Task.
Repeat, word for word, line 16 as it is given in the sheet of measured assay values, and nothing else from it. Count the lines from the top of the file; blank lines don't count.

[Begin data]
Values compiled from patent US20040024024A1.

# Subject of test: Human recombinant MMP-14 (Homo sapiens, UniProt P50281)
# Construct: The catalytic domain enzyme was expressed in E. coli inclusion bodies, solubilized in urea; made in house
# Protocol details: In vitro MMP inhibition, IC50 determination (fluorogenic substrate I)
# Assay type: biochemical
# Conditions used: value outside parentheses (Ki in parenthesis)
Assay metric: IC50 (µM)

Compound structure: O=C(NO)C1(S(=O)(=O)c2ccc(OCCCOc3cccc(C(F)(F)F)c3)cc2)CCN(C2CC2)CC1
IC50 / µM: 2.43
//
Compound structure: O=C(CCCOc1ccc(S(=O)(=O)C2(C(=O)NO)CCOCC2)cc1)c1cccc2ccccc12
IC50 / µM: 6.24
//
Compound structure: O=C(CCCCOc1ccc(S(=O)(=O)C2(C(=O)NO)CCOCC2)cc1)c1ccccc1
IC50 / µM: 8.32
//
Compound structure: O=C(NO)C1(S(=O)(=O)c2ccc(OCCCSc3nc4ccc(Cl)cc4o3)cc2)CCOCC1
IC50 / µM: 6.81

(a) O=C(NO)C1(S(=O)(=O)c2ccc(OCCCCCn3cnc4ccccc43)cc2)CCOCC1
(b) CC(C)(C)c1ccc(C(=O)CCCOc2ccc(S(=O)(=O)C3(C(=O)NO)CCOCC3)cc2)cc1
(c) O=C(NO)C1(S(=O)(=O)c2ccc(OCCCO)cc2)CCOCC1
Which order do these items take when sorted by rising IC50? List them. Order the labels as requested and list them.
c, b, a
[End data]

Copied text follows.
//